My conversation with Nicole Rollender, founder of Strand Writing Services, was one that will make you want to take action immediately. My favorite entrepreneurs are those that leave it all on the table - they're open to sharing the minute details on each aspect of their business growth...the roses and the thorns of it.
After being downsized from her six-figure salary executive editor-in-chief role, Nicole decided to go out on her own. Within less than a year she scaled her business to six-figures and has never fallen below that income. In this episode, she shares super specific insights and tactics on how to set the foundation to scale your business to a consistent six-figure income each year...in a sustainable way.
From how to structure your payment process and cash flow to showing up as a CEO rather than a victim, Nicole gives direct, valuable guidance - all substance, no sugar. Should clients pay you upfront? Which is better - a 3-month or 6-month retainer? Should you do test projects to introduce yourself to a new client? What's the quickest way to get a set income every month? Should I zero in on a niche? Is LinkedIn worth it as a business growth tool? Listen in as we discuss all these questions and more.
Want to connect with Nicole? Check out her website, STRAND Writing Services.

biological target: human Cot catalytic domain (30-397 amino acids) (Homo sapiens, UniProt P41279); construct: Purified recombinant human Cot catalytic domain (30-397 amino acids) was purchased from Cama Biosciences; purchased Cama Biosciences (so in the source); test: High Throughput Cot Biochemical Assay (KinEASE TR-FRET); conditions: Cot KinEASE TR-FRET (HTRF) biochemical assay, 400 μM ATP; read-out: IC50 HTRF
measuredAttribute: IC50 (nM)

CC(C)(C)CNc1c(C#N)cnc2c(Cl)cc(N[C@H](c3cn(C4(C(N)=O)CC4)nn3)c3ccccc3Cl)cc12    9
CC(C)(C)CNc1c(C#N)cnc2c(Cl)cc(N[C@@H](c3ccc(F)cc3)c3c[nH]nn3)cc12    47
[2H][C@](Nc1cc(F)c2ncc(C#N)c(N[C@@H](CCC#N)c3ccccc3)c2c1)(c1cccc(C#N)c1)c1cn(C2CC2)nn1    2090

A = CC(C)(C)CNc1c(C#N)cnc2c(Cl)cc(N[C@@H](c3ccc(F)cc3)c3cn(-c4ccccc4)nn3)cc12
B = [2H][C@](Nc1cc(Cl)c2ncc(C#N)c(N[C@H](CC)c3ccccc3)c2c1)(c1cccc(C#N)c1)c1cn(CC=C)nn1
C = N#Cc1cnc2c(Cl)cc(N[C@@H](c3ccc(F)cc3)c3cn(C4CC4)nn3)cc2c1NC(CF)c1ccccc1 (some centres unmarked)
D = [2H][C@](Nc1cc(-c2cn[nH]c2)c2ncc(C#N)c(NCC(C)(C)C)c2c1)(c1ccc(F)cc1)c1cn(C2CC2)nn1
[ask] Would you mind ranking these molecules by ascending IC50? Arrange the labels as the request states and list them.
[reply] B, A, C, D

Welcome to the Small Business Big mindset podcast, where we dive into tactical strategies to grow your business. And to make an impact on this world. A huge part of success is keeping your mindset and vision on track. So this is a major part of our process. And this podcast. Let's do this Hey, everybody, welcome to the Small Business Big mindset podcast today I have Nicole Wallander, owner and chief copywriter at strand writing Services. Welcome, Nicole. Thank you so much for having me. Excited to be here excited to talk to a fellow copywriter. I always love it. So tell us a little bit about yourself. Where are you based? How did you get started a little bit about your background? Yeah, so I'm in New Jersey have lived here my whole life. And I'm one of those people you might relate. I always knew I was going to be a writer. I was four. And I was like, I'm going to be a writer, mom and dad. That's what I'm going to do. And I went to college. And then I went to graduate school and I got my MFA in creative writing. And my parents were like, what's going on? What are you like, why can't you be a physical therapist or computer programmer? Right. But I was like, No, I mean, that's that was my calling. I'm also a poet, my second full length collections coming out in summer of 2023. But I spent my whole corporate career as a writer and editor, so editor of magazines, content marketer, marketing writer, doing educational programs for people, so just a lot of different media and marketing actually started my career in a newsroom, like a little terminal, you know, run out, cover the story, run back get like 30 minutes to bang it out. So you know, just really like old school journalism start. And I have never wavered, still writer, still writer this day. And I love it. That is so cool. I mean, don't you just feel? I don't know, sometimes I'm like, Oh, I get paid to write, you know, I mean, it's pretty cool. You know that, you get to actually do that for your career. Right. Right. And I, and I know we'll get to this in a little bit. But when I was an editor of magazines, I loved magazines, I loved it. But there's something about the poll of actually just sitting down to write, and that feels kind of like your authentic self. So when I was able to serve my business, and I was like, Well, I'm writing every day, I feel like I'm being totally authentically myself, and kind of what I was put here to do. So it is really cool. We'll say, Hey, I write all day, and I make money doing it. So tell us about how strand writing services came about. And then we'll get to the meat of our discussion, which I'm so excited for. But tell us a little about your company. Yeah. So I call myself or I did call myself an accidental entrepreneur. I was one of these people. I had a great career as a publishing executive making six figures. I was like, I'm gonna do this forever until I retire, you know? And, you know, like most people, I would say, Oh, well, if I wasn't doing this, I would launch a business, right? Like a lot of people say that. And then five years ago, and 2017, I was downsized, it came out of the blue, because it was not about performance. It was just financial, you know, how things go in, in media and marketing? And it was like, Oh, my gosh, you know, um, you know, now what do I do? I was there for 11 years. And so I started looking for jobs. And then to add insult to injury, I didn't get any job offers. And I'm like, you know, Phil, you know? So then I said, maybe this is the time to launch a business. So you don't know like, if you got a group of people, and you're trying to decide what to eat for dinner? Or what color to paint the room. There's always somebody who's like, No, I don't want Chinese food. No, I don't like this yellow. I told, you know, multiple people in my life thinking about starting a business and like 100% They were totally supportive. I said, You know what, this is the time. So I was in Philadelphia, I had gone my last ever job interview. And I said, you know, this is like a really cool potential job, which I didn't get, by the way, but it was a potential job that like five years earlier, it would have been my dream job. And I said that this is a point in time when it's either sink or swim, go for it. So I just said, I'm not doing any more job interviews, I'm just jumping in, you know, full throttle, and I'm gonna do but, and I did and I didn't look back and then since then, I've had companies offered me full time jobs, but at the time that I was like, I gotta make money right now. Like, you know, no money is coming in. I didn't get anything and so it was like really the journey like push that I needed to just go all in and like one other quick side note was my magazines. Were read by small business owner. So I almost got like a crash course and running a business and kind of got bitten by that entrepreneurial bug during that time. And so I think it kind of prepared aremy for what? Like the risks and the rewards, and I think it was kind of primed to really see if it didn't work for me. Yeah, isn't it funny how those things work out? You know, like, kind of throws you into these situations? And you're like, Yeah, I'm at a crossroads, what should I do now? So, I want to talk to you, there's a few things I want to talk to you about. But let's get down to business. So you have scaled your business into a multi six figure business, which is just incredible. And, you know, the vast majority of the audience of this podcast will all entrepreneurs in various stages of their businesses, right, so let's talk about your, your tips on like, you know, there's a lot of people who are they're building their business, they want to get to where you are. What tips do you have for people, you know, what insight can you share as far as building your own business to scale to a multi six figure business? Yeah, so one quick note, my first month in business, I made $1,500. And that was in January. And I was like, okay, like, Am I making six figures in my corporate job? My first goal was just replacing in common, I think it's like, what is that number 8600, something, whatever it is a month into you, if you do that monthly, you're at 60 or so by April of that seems to like four months later, I'd hit that number. And I have never gone below it since then, I was literally like, I'm not available to make less than this ever, ever, ever. And that has been true. It's always been that or a lot more. Yeah, so I wrote down a bunch of tips. I think the first thing is cash flow. I only accept payments 100%. upfront. And I know, there's a lot of writers and they're working for, you know, they're working with publications, and they're like, well, the publications don't pay me two months later. And I've my advice is stop working with them. For me, since my since I'm a solopreneur. And I have some contractors and the cash coming in as my salary, there can be no backup, I have to pay, you know, people that I hired to pay my business expenses. And this is my salary. So by switching to 100%, upfront payment, no ifs, ands, or buts, it completely transformed the cash flow of my business. And I understand there's gonna be people out there who say, but but nobody. And that's cool. Like, if you're not doing that, right now, you can start the next prospect you talk to tell them, that's how you work, you're going to have that bridge of time, it could be six months before you get there. But we're in a society where we pay for everything upfront. And we're okay with that. Businesses are trying to protect their cash flow, of course, by paying you after the fact. But I look at it as I'm creating custom works that are for a client. And so I'm not going to start working on it until I get paid. So it's literally just changing your policies, and changing your mindset. And you can say, oh, but but I'm going to lose clients, I mean, you might so what, you know, you can have that transition, if you're working with clients who pay you a certain way, you can continue working with them. So you have money coming in. But as you transition, you know, that can be your new way of working with people. And you will get to the point where you're doing that 100% of the time. And I think that's really important. I think a lot of you know, I always think, oh, that that's kind of a silly tip, everyone's doing it, but they're not. A lot of people are not doing that. And especially with product based businesses, if you have to outlay the money for the products and the labor, and you know, especially if they're custom creations, you know, you're acting like a bank, and you shouldn't be so I think that's like, number one, just to get that cash flow really clean and coming in. Yeah, I 100% agree with that. I have started doing that as well. You know, if they want to book even any of my time, or for projects, it's all upfront. 100% And so, and you're right, listen, it's like, you know, you don't want to come from this mindset of, you know, you want to come from an abundance, mindset of abundance, right? So if you're just scared that you're gonna lose clients because of this. So it's like, Well, do you want those clients like, you know, like, you may lose a client or two, because that's not the way that they want to work with you. However, you're also going to gain really strong clients that do and then you're, you're you're cutting out that risk of not being paid at all, or super late so I Yeah, 100% agree with that. It's like, great. And I think the second thing and I think this plagues entrepreneurs and alike happens throughout you know, this is your baby, like your your business, right? And I was working with a business coach early on, and I was like, telling her all these things is like volume though regards to the and then she's like, okay, the good news is you have one problem, like that's just one problem. The bad news is it's a big problem to solve. The problem is you're not acting like a CEO. You're not coming from a mindset of confidence. You're all over the place. You don't own what's happened. thing, you know, and that took me a little bit to figure out, right? Because it's like, well act as if act as if you're the CEO or like, what does that mean? It's like, if you're trying to lose weight or get in shape, it's like, well act as if act as if you've lost the 40 pounds. Well, what does that mean? Well, it means you prioritize self care, you prioritize working out, you eat clean, most of the time you plan your cheat meal, so you act as if so if you want to lose the 40 pounds, just start doing that. So as a CEO, you know, there's a whole gamut of things, but I mean, it runs from, okay, I'm the CEO, and I'm sitting down to answer Help Desk emails, because I'm avoiding figuring out how to grow my business, you know, so then in that case, do you need to outsource you need to hire someone to help you with that, too. And then this is like, I think this is like the core of that. And it kind of leads into my second point is, I've been in a lot of Facebook groups. And people will say, they'll call their clients, their bosses, their managers, they'll say, This is what my clients are doing to me, they're not doing anything to you. You're embracing a victim mode, you're embracing an employee mode, and you're accepting this, you're, you're existing in a place of chaos, where you don't need to be like, do we tell ourselves that this is how it has to be that it has to be hard, I don't know. But it's in the mindset of, you're the architect of your business. Nothing is happening to you. I mean, it is, you know, things are happening to you. But you can change it in an instant, you can be accountable, you can create the reality that you're operating in. Right? And that goes to, you know, people saying, well, I really bad at writing articles, but that's what people want, and I hate doing. So that's all I'm gonna do? Well, no, you should probably be doing something that you're good at, and you maybe even like doing and you can charge a lot of money for my next point was sort of like, people complain about their clients, well, that's on you, like, you're the one working with these clients. So it's like, what you can do, instead of answering helpdesk emails, you know, you can add your ad and do it. And you can say, and this was a huge turning point for me to Who do I really want to work with? Like, what, what are the qualities of these people? How, what are their temperaments? Where are their personalities? How do they work with me? You know, some people love meetings, I hate. I hate meetings, I'm really I want to be in the weeds working. So I have to really think about, you know, one, what are the qualities of the people? And then how do I want to work with them. And then I set up my contracts with these boundaries of how it works. So I have meetings, maybe one or two days a week in blocks, so that I can meet with clients. And nobody ever calls me on my phone, they used to call me on my phone and be in the gym. And I was like, I'm not doing this anymore. And I just decided, I'm going to tell my clients, don't call me ever, if you want to talk to me, email me, email me, my business manager, and we'll get you hooked up with a time. I think it's like, once you come to this moment of like, I'm in control, I am in charge. And I'm the only one to blame when things aren't going the right way. And I mean, if something is not going well, and you continue to let it happen, it's on you. So but then at the same time, you have the power to change it almost instantly. You know, and so I think it's it's taking accountability and realizing that this is your business, like you need to set the tone and set the direction. And once you come from a place of empowerment, like I'm the expert, I'm in control, I know what's going on, it changes that you're not sitting or lying. subscribed for Chris Christmas, and this horrible boss of mine is going to be sending me 15 blogs, right? I mean, I'd be like, why are you even in this scenario? You're not an employee? Right. So I mean, I think it's really coming to that mindset shift of going into CEO mode and being accountable. You know, I think that's the biggest shift you can make as a business owner, I think when you're starting out, yeah. And I, I think that it's a struggle for a lot of people, right, because they're coming from a lot of people are coming from a corporate environment or they're used to being the employee. Yeah. So they start their own business. And then it's almost like, they just keep on with that role as if they are the employee. And they're like, well, now I have 10 bosses instead of one. What did I do? Well, what you did was you recreated the situation you had, right, but yeah, with your own business that I think you said, you know, the word power. That is it. It's like when to create your own business, you do have the power and you need to embrace that and create the culture that you want in your business that no one's going to do it for you. And so you have to be the CEO like you said, and not the employee. Yeah, and I think kind of like, piggybacking on that is when I get on, I talked to this this one, he's like a, like a coach for screen printers. And he says He had said to me, I talked to a lot of people and I reject any percent of them as my clients is like, Can you recognize who is a potential client for you? So for me, if I get on a call with somebody, and they start asking me for hourly rates, and they start asking you to track time, and they start, like, there's already this weird imbalance of power, the way that I show up on a call, as I'm a super professional copywriter, and content creator, I don't show up for you to ask me hourly rates, like I come to listen to your issues and what your problems are. And I'm here to prescribe, like what I think is going to solve your problems. So if you're talking to me about hourly rates and tracking time, you are looking for someone who's not me, probably looking for more junior level person, and I have no problem telling them that. And it's a cordial conversation. And I think that's the thing too, I think that you need to show up with, you know, knowledge of what you do, you need to understand your process, you need to be able to articulate that you need to be able to look at their issues and their goals and prescribe what's going to solve their problems. That's how you show up as an expert. That's how you make more money. If you're just an order taker, like, Oh, you want five blogs, okay, yes, I could do that. I'll track my time. I mean, you're, you're at a different level, there's nothing wrong with being at that level, because, like, I was doing this for 20 years, on the job. So I was ready to step in, you know, you might be newer, and you might have to build a portfolio or whatever, and that's fine. And but it's to build up to that level of expertise. I think that you know, that's, that's required. Yeah, and I'm wondering like, what, what kind of pricing structure structures do you typically work with? Like, do you do retainers or you do mostly like, you know, a package deal? Like what how typically, do you structure it? Yeah, I actually do two different things. And that's actually another one of my points how to scale the fastest and most sustainably is retainers. And, for people who don't know, a retainer is where a company pays you a set amount of money for a month, and you do certain things, it could be a certain number of hours, a certain number of deliverables, but it's a recurring arrangement. And when I started, I was doing three month retainers, which I quickly realized, were not the most beneficial, because month one, you're kind of onboarding the client learning each other and wearing the work month two, you're like, ooh, sitting pretty. And then by Month three, you're like sweating and going, are they going to renew? So I opted to six month retainers and year long retainers with, of course, a 30 day out for either party and the contract. So it's really like a no risk situation for them. And so for the past two to three years, I've had five to six retainer a month, the retainer, for me usually ranges from like 2000 to 5000 a month, depending. You know, for people who haven't done this, companies are really willing and excited to talk about retainers, because they're not paying your benefits. They're not giving you an office, you know, you're paying your own taxes. And so for the price of what might be a super entry level employee, they're getting someone who has a 1015 20 years of experience, and they're also not training you, you know, you're usually ready to hit the ground running. So I found that retainers work really well. What I usually do is I get on the phone with a client, and they're like, Hey, this is what I'm looking to do. And I asked them what their their budget is. And generally, I'll give them a better price than if it was just, you know, one project and that sweet spot of that two to $5,000. I feel like it's easy for them to pay. And they're usually willing to sign on pretty quickly. I do one off projects as well, you know, where somebody might say, I need a website rewrite. And I need to, you know, to email sequences, and I need a brand voice guide. But I typically also will start about 5k for projects like that, because I do a very deep, you know, research and upfront kind of messaging, deep dive and I explain all that to them, too. I say, here's how I work. Here's the whole process that I go through. I'm not just another writer, this is how it works. I'm not just you know, pulling messages on the air, I'm talking to your clients and doing all this stuff. And when I kind of explained to them the whole package deal about my whole process and everything like that, they're usually willing to sign on. One other thing I wanted to mention with this, when I started, I didn't have a ton of confidence, right? So at one point in time, everybody was asking me for test projects, which for someone with 20 years of experience and a huge portfolio, I shouldn't be doing that. But I was doing that. And I was getting into you know, all of these different companies and it was a huge waste of time for me. And that was another thing where if somebody is like, Hey, do you work hourly? I'm like, No. Do you do test projects? No, because you can look at my website. You can look at any number of samples you can like testimonials and I think that's again, like you'll go to a doctor's it will come You do a test project, you don't call a plumber and say, Can you do a test? So I think that's the other thing as well, that when you show up as the expert prescribing what they need, you know, here's my whole process. No, I don't do test projects, it's easier to ask for a retainer, and they'll pay you up front. But the retainers are the quickest way to get that set income. So you're not sweating every month, like, oh, I need a new project every single month. So I really just the base of my business is retainers. And then I do want off projects as they come in. And as I want to do something, which is an extra income. Okay, yeah, that makes total sense. You're speaking my language sister. And so and where do you find your clients? Like, how do you build up your pipeline? Yeah, so people talk about niching. And specializing. So I did have the dej, which is decorated apparel, so any apparel that people put logos on embroidery screen printing, so that was the the market that I was at, and so I did deep knowledge in there, which I think, you know, if you do have a niche, right, and you have a special product knowledge, or you have a career in an industry, like construction, or you know, real estate or whatever, and you have that knowledge, you're also a writer, that is a good place to start, because it's hard to find good writers who also are subject matter experts. So that's one, one thing I'm gonna get my pitching thing is I gotta just want to say this, and then specializing, some people will say, Well, I just do blogs, I kind of do everything because I have such a varied, but you know, some people might say, I just write websites, or real estate agents, I just write, you know, sales pages for online coaches. So like, that's one place to sort of, like, if you niche and you specialize, you do both, you can kind of become an expert in that area. And then you become a name. But when I started, I cold pitched, I use LinkedIn. And I would just email people. And I found that, you know, it's a numbers game. Like sometimes I could send two emails, and within 15 minutes, they're both like, I want to talk to you. Other times, I might send 40 emails when there's no response. But to me, I don't want to be in Upwork. I don't want to be on Fiverr. I don't want to be applying for jobs. I don't even want that vibe, right? So I'm showing up saying, Hey, your company is interesting to me. Here's something maybe I can offer for you. And if they liked the pitch, because a lot of times people would say I get hundreds of pitches, and you're Zeeland when I responded to because I like said something to me. I've already given them the test. I've already shown them what my writing can do if it gets them to call me or to respond to me. I've already shown them how it works. And I'm the one. The one thing that I would stumble over when I first started was like, I need to mind read and you look at this website and know what they need. No, you really don't you can propose something. What if your pitch is really good, and I like well, this person is proposing locks, but I really need someone to do email copywriting, they're still going to email you, they're still going to respond if they like your pitch. And it's timely, there's something about the vibe that they like they will respond to, you know, the mind read exactly what they need. But I but I use LinkedIn, LinkedIn is very powerful for connecting with people one on one, and then also sending cold emails. I mean, it does require some dedication, but I found that by year, three, four, or five, and especially now with five, I get referrals all the time, people find me they find my website, and I don't really do any, I haven't done any patient in like a year at this point. So I feel like it's a compounding effect, you know that that a certain point, you don't necessarily have to do it as accurately but you know, if I'm looking for clients, I do then go back to that, you know, the emails, the LinkedIn, and I generally can find people very quickly. Yeah, LinkedIn can really be a treasure trove and and it's great too, because you can learn more about the person so you can kind of really personalize your outreach as well. So it comes across as a conversation, right? Rather than you just kind of blasting your promotions. at them. It's actually a conversation with them. So yeah, I agree people should take a deeper look at LinkedIn. Is there other tools or processes that, you know, have changed your business for the better that you'd want to mention to the audience? Um, I use Google Calendar. And this is gonna sound like sort of, you know, but have you heard of people saying, like, oh, I, I don't know I like Ben time or I like quantum leap time or something like I don't know, I didn't see some coaches doing that. But like, the thing is about creative businesses and time is that your work can stretch to fill the time like if I need to write in about page, it could take me eight hours if I'm not in the right headspace, but it could also take me an hour, right. And so one of the biggest challenges with having six retainers and extra projects was figuring out time. So I hire a business manager and she does As all things with my calendar, she creates my calendar, she puts everything in there. But we're always talking about how to use time. We have tried, like, do we do one client a day? Do we put two clients in a day? Do we, you know, we've broken down the processes. So like, for example, say I have eight articles that I need to write for December. So when November, she's already blocked off time where it's like, start researching, you know, ask your research assistant to start reaching out to sources start putting things and we calendar it out. And we play with time, we say like, how can we get the most? How can we get the most done at least amount of time. And then four times this year, I think I was able to get all my month's work done in two weeks. So I literally had no work for two months, or sorry, for two weeks out of the month. And so I think for me, you got to think to yourself, they're not paying you for your blood, sweat and tears, who cares how many hours it took you nobody cares? If you're under a table crying at three in the morning, nobody cares. They just want the the you know, they just want the result. So how can you make the most money in the least time with giving them the most value? And I think, you know, playing with that and understanding that as a creative. It's going to change over time. And you have to be flexible with it. But I think that's been the biggest awareness for me of really using the calendar and saying, how many hours are you actually working. And I think it makes sense to kind of track your time to really see if you're working way too many hours, you might need to make a change. Like I said earlier, if you are doing work that is taking way too long, you may need to switch to a different type of work that takes you less time where you can still make the same money. And I think that's kind of key to look at. And measure. Yeah, I agree. Like time blocking the calendar is huge. Like when I when you're not doing that. I feel like you can flounder a lot. And a lot of things can fall through the cracks too. You know, you could have things that you forget to do and you know, and then you're tight to a dead deadline. You're like, oh, no, that never made it on my calendars. It didn't get done. So yeah, I 100% agree with that is there you're busy right you have the five retainers, you're growing this, you know credible business? Are their daily routines that kind of help with your your business and personal success at some people work out meditate, journal, is there anything that you kind of throw in there? Yeah, I work out every day. That's basically non negotiable. There was one time when I didn't and I realized I was really because I'd be sitting all day and it was like being too cerebral. And I it wasn't I needed balance. The other thing that I do is gratitude. Because I think you know, sometimes when we like what is what is the cute, like, what is the place that you started out. So I started for freedom, it wasn't about the money. When I started about freedom, I have two kids, they were seven and four when I was seven and three when I started. And part of my goal was like I wanted to be able to be there with them. And so I think the gratitude and the thing about what I'm what I've been able to provide for them, the lifestyle that I've been able to create, you know, the balance, I think, like coming back to that place of gratitude makes the hard part's easier, I think visualization to is really important. Like, where are you want your business to be at? It's like, in the beginning, I would even like just go through like, what do I want my workout and feel like what do I want? You know, like and I really tried to visualize everything's, you don't even know the how you see it, you know, like, what do I want the results being kind of like the next steps will show up for you. And I think I haven't done visualization as much lately, because I've been kind of in a place where I've been feeling good about things. But when I do get to a point, I really just I really visualize everything that I can, because then it starts bringing me into that as my reality. And then I started kind of acting as if so I think I think right, when you work at home, it's easy to get an A ride and stuff like that. So I think just for me, the movement, the gratitude, you know, even just like I don't have a commute, um, and the visualization of this is where I want to be next month, you know, even that two weeks, free in the month, that was something I started visualizing the beginning of this year. And then you know, I got to do it four times, which is amazing. Because during level of work that I have, so volume of work. Yeah, and speaking of visualization, like where, where do you see your business, but what are the goals? And what is the vision for your business as you continue? I mean, I keep raising the monthly income goal that I have. And it's it's kind of coming up with ways that I can do that. I mean, I, I do my own writing because that's what I'm selling. I'm selling my creativity and my intellectual property. I didn't want to In an agency where I have other people doing that, so it's like I have a finite capacity. And so I think that what I try to do is I think about, like, what are packages that people will pay for, you know, how can I add more value to something without necessarily adding a ton more work to myself so that I can, you know, raise rates, and it's just as I go to when I get more experience and more testimonials, and you know, more referrals than I can keep doing that. And so I think, for myself, I'm in a good spot. Uh, one thing that I was gonna mention, if I did real quick, a trap that a lot of entrepreneurs, including myself fall into is they think they have to do all the things. And they have to follow all the gurus and all the leaders, right, I had a coach at one time, that's like, okay, Nicole, you and Facebook group need to email list, you need a course, you need lead magnets, you need an email list, like, and I'm like my head, you need to be on all the podcast. And I was like, freaking out, I was trying to do all have things. And then I realized, that's how you keep getting sucked into new courses. And I had paid a lot for this one course. And I was like, I don't want to be selling in the DMS, what am I doing. And it really, I came back to a place I had to just like sit with it. And I said, here's the deal. The goal, being entrepreneur isn't easy, and everybody wants to do it. But the way that you become an entrepreneur is like going inside yourself and finding your own path. Nobody can tell you your path you need, you can find someone to help you when you know it, but you need to do it. So what is true for you, Nicole, and what's true for me is I didn't want a Facebook group, I didn't want an email list. I didn't want courses, I didn't want lead magnets. I didn't want to be out there like pitching I just wanted to write. And I just wanted to get like high ticket premium clients. And when I honed in on that everything fell into place. And I knew what I had to do. And I was able to sustain my business and I stopped chasing all the shiny objects. You know, and I find that there are people who are in perpetual coaching mode, I need a coach, I need a coach, you need a course, no, the problem is you need to sit down and like find your own course and vision for your business and then figure out what resources you need when you know you want to move to that next level. And I think that is what gave me the most peace of mind knowing that it's okay that I don't have a Facebook group. It's okay that I don't have an email list. Some people only want to sell to an email list. And that's cool. That's just not me. So I think when you you really have to understand your identity as a person as an entrepreneur and what feels good for you. And that's when you flourish, I think. Yeah, 100%, there's so many options out there to grow your business, which is great, because then you have so many options to figure out what's right for you. The problem is, is when you think you have to do all of them, you know, and I think most of us have fallen for that. For sure. I have two more quick questions. But before I do that, is there anything else that you have so much great knowledge and insight that you're sharing? Is there anything else that you wanted to share? Before we wrap it up? I think the one other thing is here's looking at my notes here. There was something real quick, something like one second here. Down here, okay. I just thought that, um, being an entrepreneur is not for the faint of heart, okay? Like it's not, it's easier to launch a business because I got my computer and I'm sitting at home, right? I don't have I don't have a brick and mortar location, I don't have employees, I don't need serve capital to, you know, procure a product or make product or any of that. So it's really easy to start. So a lot of people are doing it, but they're not. They're good at what they do. But they're not necessarily good at running a business. And I think that what people have to realize that there's a lot of risk, but there's a lot of reward, right? So you have to be prepared to fail over and over and not look at as failing, but just like, Okay, I'm just gonna keep doing it until I get to the point. So for me failure was that like, ultimate failure was not an option. I was like, I'm never gonna have a boss again. And I think, you know, you have to be really strong inside yourself. And this is where like, you know, a coach or masterminds can help. If you're starting out or to work your problems as a business owner, you know, to kind of get support from other people who are doing what you're doing. But I would say yes, there are some big risks, but the rewards are huge, like the financial rewards, and the money that you can make far can outweigh what you do in a job and that can provide wonderful opportunities for you and for your family. And I would say it's just when you're thinking about becoming an entrepreneur, just remember that there's two parts there's the part of like you're good at what you do is you have to be a good writer, you have to, you know, if that's what you're doing, you have to be able to deliver what you say or to deliver but you also need to know how to run a business and run it like that, you know? And so there might be like, where are you maybe lacking I need more training and writing I need more training and how to run a business. I think that those are important things to think about. When you're starting out, you know and find find resources and help to kind of like, get us to that next level. Yeah, for sure. And what I love about what you've shared today is that it can be leveraged for across industries, like you don't have to be a copywriter. You don't have to be a writer to implement, you know, these kind of tactics that you've shared today. So I think that that's, that's awesome, super helpful for the audience. Where can people find you online? They can visit me at strand writing services.com. Awesome. We'll direct people there. And my last question, this is kind of a fun one that we, that we ask is, if you could only listen to one music artists for the rest of your life, who would it be? And that's, that's tough. I'm gonna go with Guns and Roses. That's awesome. I'm from New Jersey. All right, I drive a couple of muscle cars. So, you know, that's what we're doing on the weekends. And that's top of my playlist I get there. I got a lot of favorites with music. But that was left kind of the first one that came to mind. And I think it's, I think it's a good one. I love it. I don't think that we've had the answers. And so what we do is I've created a playlist on Spotify, but entrepreneurial playlist. That's like, what everybody has said, over the years, so I'll go the residence for a share. That's awesome. Nicole, thank you so much for taking the time. I've really enjoyed our conversation today. Yeah, no, I love taking the time to talk entrepreneurship. I could talk about it all day. Honestly, it's like, so exciting to me, just as exciting as the day I started. And I think that's, you know, that's kind of how you know that you want to be an entrepreneur because it's just, it's like, always exciting. Yeah, as always, there's you never know what's gonna happen next. So, right and that and I love that too. I, you know, we talked about risk, but you have to kind of be somebody that's open to changes and stuff just happening and I love that, like, been a roller coaster, you know? Yeah. You never know what's gonna happen. Yeah. Thanks again, Nicole. Thanks for tuning into the Small Business Big mindset podcast. To keep the fun going. Check out our Facebook group start and scale an online business For even more free trainings and resources from fellow entrepreneurs. If you haven't already, head on over to muscle creative.com and click subscribe to join our email list for weekly updates. And if you've enjoyed this podcast episode, check us out on your favorite podcast platform to follow us and give us a review. As always be authentic bringing insane amount of value and keep crushing it